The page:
A personalized dose: 3D printed medicine in big pharma
3D printers have long captured the imagination, enabling almost anyone (with the right equipment and design files) to create almost any inanimate object they can think of.
And while 3D printed houses and food, and even firearms, may grab the headlines, the technology has vast, cross-industry applications for businesses looking to optimize manufacturing methods with low-cost, flexible techniques.
Commonly using materials such as thermosetting polymers, injection molding, as it’s otherwise known, provides an alternative to using costly materials, allowing users to quickly create bespoke parts in-house without the use of specialized machinery.
3D printing in medicine
True to form, it has done with many other advanced technologies, the medical industry is pioneering new frontiers in what’s possible with 3D printing.
Here, technology has life-changing potential. Surgeons can use the technique to replicate patient-specific organs, used for practice and preparation ahead of complicated operations— this can be much more effective than relying on MRI and CT scans or X-rays.
‘Bioprinting’, meanwhile, is enabling medical professionals to create prosthetic limbs, and now even tissue, skin and organs, tailored for the individual needs of each patient.
But while this may be limited to a finite batch of patients, for now, the industry is considering ways it can turn the technology to help and personalize treatments for a wider pool of individuals.
3D printed medicine and pills
3D printers are now being used to create medicines suitable to individuals patients’ needs.
Pills and tablets have been both saviors and a burden to many patients. With everybody responding differently to medicine and dosage, prescribing the right medicine to patients is a constant challenge faced by doctors.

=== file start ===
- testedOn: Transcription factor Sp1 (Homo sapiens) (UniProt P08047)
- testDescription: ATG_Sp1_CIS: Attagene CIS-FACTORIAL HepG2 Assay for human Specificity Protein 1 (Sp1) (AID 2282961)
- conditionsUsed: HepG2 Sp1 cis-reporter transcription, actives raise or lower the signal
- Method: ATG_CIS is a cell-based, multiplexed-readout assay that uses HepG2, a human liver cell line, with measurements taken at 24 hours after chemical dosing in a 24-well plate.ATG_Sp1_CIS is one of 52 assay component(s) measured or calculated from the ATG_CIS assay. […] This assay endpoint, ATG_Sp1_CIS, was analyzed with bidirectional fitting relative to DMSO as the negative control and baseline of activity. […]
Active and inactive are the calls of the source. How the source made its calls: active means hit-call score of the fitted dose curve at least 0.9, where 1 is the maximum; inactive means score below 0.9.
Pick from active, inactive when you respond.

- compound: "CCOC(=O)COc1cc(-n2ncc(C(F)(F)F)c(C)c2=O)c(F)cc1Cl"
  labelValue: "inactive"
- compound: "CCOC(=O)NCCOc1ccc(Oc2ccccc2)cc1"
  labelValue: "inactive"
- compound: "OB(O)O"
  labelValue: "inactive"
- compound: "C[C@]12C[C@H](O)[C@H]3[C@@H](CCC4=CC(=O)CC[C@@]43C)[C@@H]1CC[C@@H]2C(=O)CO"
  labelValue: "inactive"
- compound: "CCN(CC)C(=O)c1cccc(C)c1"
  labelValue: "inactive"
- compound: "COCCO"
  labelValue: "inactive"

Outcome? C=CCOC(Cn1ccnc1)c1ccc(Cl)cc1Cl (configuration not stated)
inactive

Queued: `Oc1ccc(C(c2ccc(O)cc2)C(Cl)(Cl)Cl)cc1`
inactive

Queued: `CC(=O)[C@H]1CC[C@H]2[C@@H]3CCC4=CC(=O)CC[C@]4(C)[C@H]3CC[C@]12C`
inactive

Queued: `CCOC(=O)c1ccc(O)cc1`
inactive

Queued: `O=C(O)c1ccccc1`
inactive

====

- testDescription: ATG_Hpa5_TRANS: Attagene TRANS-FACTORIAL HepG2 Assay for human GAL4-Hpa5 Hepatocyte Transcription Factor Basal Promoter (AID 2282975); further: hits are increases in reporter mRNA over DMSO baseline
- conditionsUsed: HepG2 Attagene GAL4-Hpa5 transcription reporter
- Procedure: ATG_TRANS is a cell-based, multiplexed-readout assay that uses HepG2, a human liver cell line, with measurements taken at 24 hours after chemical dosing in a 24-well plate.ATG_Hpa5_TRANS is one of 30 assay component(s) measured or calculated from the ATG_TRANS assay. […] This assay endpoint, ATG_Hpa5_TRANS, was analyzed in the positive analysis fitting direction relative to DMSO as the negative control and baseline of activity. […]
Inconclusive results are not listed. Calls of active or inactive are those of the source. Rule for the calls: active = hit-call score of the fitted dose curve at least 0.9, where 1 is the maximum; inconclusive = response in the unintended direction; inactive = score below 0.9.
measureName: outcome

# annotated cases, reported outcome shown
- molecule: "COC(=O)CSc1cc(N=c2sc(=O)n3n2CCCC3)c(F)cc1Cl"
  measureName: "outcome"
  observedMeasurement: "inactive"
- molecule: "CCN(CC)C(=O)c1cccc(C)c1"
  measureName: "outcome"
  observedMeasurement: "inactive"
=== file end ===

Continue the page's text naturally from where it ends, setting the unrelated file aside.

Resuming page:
According to NBCI, close to 9,000 people die per year in the United States due to wrong prescriptions. For children, the risk of choking is another nightmare faced by parents. This statistic could be cut down if doctors had a way to ensure they prescribed medicine personalized to their patients’ needs.
But every medicine is created to a certain standard, and making pills smaller means reducing the dosage. If creating one medicine can cost billions in big pharma, making two variants would be an extremely difficult and costly process.
Using a 3D printer allows pharmacists and manufacturers to rapidly design and create pills to different specifications; small or large, longer absorption or slower to meet the patient’s needs.
Once printed, robotic systems can fill up capsules to the right dosage. Doctors and pharmacists could also combine several drugs into one pill. This allows patients to just take one pill as opposed to a cocktail of drugs, which can be difficult to take, and a burden to carry around.
The medical industry is already employing 3D printed medicine. In 2015, Aprecia Pharma produced Spritam, a tablet to treat epilepsy with their patented 3D printing technology— it was the first 3D printed medicine in the world to be approved by the FDA.
The ‘Polypill’, meanwhile, has since been tested among diabetic patients. The application deals with medication dosage and solves issues of a diverse drug interaction. Patients can avoid exhaustive monitoring of drug intake when medications have different schedules.
3D printed pills also makes non-invasive internal diagnosis possible. As reported recently, a group of researchers from Tuft university made an indigestible pill that can pass through the gastrointestinal system and sample gut bacteria.
The manufacturing technique has enabled doctors, surgeons, and pharmacists to better care for their patients by providing them with exactly what they need. With 3D printing, medicines can be customized, allowing children, adults and the elderly to be treated individually with the right dosage.